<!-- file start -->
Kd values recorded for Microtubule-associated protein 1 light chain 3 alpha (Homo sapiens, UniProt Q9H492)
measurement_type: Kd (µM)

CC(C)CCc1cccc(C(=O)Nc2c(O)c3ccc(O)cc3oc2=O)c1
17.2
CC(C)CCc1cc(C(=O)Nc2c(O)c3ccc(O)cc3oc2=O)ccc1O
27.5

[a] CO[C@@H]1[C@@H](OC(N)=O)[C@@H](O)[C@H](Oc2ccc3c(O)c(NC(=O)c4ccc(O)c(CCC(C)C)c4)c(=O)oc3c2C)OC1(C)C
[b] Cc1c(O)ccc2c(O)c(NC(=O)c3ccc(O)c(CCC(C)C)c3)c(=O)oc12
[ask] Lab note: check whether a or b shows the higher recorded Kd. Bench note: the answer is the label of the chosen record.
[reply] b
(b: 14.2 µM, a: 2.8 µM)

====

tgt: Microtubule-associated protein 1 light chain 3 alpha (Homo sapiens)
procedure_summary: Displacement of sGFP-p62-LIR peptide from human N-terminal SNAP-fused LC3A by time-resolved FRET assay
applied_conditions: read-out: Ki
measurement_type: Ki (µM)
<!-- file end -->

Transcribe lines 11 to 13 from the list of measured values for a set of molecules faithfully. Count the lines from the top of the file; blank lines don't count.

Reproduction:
(b: 14.2 µM, a: 2.8 µM)

====

tgt: Microtubule-associated protein 1 light chain 3 alpha (Homo sapiens)